But there are others, including former NMPs themselves, who believe that the scheme has become less useful and should be scrapped altogether.
“I no longer think that the NMP scheme is justifiable; the problem it seeks to address is now gone, we now see robust debate and diverse views in Parliament, and so there is no longer any need for unelected voices in an elected legislature, especially given the issues with the NMP scheme,” said Mr Siew Kum Hong, who was an NMP from 2007 to 2009.
“So I would actually advocate for either the NMP scheme to be eliminated, or at least suspended so long as we have at least 10 opposition MPs in Parliament,” added Mr Siew, who is chief operating officer at Airbnb China.
Despite its detractors, the NMP scheme is here to stay, with Parliament voting to make it a permanent feature in 2010, and a new batch of nine NMPs unveiled last week set to take their seats in the House next month.
In an email reply to TODAY, Speaker of Parliament Tan Chuan-Jin said: “The NMP scheme — including its rationale, merits, the eligibility criteria, and mechanics of selecting candidates for nomination — has been thoroughly debated before in Parliament and is a matter of public record.”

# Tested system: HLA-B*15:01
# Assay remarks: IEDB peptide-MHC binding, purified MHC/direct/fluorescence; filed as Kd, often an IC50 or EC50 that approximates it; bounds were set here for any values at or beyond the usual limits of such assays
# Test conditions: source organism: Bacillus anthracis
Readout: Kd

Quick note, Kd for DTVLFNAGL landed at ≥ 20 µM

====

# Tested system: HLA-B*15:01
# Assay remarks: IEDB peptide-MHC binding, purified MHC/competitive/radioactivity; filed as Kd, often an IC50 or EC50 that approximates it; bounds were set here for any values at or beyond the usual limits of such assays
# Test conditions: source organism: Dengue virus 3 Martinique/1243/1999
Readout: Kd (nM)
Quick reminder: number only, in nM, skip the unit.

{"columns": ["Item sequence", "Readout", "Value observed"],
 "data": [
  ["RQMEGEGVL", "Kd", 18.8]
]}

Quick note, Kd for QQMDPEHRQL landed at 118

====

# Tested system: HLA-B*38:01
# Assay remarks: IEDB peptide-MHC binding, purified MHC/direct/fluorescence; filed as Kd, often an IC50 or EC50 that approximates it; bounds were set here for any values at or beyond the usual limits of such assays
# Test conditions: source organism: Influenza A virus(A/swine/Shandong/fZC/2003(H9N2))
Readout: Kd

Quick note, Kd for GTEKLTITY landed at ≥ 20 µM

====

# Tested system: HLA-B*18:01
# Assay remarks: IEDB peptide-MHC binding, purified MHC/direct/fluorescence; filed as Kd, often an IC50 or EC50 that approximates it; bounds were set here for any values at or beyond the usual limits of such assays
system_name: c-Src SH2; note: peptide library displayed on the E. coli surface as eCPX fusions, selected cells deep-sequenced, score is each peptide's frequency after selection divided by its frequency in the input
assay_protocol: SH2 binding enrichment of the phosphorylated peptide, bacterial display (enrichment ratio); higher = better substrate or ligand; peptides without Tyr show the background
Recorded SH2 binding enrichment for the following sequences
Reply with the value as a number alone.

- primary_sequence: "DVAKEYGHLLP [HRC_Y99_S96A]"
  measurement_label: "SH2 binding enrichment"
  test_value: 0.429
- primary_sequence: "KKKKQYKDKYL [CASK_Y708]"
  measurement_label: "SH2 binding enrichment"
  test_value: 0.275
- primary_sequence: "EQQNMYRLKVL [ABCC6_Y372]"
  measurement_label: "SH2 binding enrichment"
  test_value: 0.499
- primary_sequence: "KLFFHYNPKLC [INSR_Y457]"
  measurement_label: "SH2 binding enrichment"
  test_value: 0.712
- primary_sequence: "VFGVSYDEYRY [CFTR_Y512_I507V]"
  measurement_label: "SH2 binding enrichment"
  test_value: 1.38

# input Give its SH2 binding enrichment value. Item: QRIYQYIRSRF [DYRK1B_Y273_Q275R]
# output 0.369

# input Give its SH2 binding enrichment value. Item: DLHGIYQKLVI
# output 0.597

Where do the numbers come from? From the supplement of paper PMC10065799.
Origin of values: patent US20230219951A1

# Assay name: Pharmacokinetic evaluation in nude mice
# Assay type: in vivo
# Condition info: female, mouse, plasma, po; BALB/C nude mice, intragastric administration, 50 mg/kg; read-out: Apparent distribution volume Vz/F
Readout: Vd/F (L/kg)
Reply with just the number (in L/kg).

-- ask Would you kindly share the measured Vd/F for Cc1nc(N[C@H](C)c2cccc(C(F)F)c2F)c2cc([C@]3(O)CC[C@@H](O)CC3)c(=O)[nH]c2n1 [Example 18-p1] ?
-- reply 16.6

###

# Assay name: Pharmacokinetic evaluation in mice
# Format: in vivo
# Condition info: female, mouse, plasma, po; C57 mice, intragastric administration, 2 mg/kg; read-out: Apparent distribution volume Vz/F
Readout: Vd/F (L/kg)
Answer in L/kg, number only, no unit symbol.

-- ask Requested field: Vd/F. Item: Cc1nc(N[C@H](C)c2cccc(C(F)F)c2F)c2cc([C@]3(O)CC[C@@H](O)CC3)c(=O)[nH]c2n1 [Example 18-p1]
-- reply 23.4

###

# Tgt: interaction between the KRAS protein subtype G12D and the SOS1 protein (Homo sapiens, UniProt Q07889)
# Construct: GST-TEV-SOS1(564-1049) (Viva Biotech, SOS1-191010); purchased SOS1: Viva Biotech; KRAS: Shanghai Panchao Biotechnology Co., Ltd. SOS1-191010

He added: “To uphold transparency and accountability to our citizens, Parliament will continue to be the appropriate forum for the Government and all Members of Parliament (MPs) to debate such aspects of the NMP scheme as and when the need arises.”
Still, to ensure that the scheme remains attuned to the demands of the time, former NMPs and political analysts said that improvements must be made, particularly in allowing for greater transparency in its selection process and ensuring the candidates selected are truly representative of Singapore.
MAINTAINING THE NON-PARTISAN LINE
While Singapore politics has evolved over the years, the raison d’être for the NMP scheme remains the same: To allow non-partisan figures to present alternative views and constructive dissent in Parliament.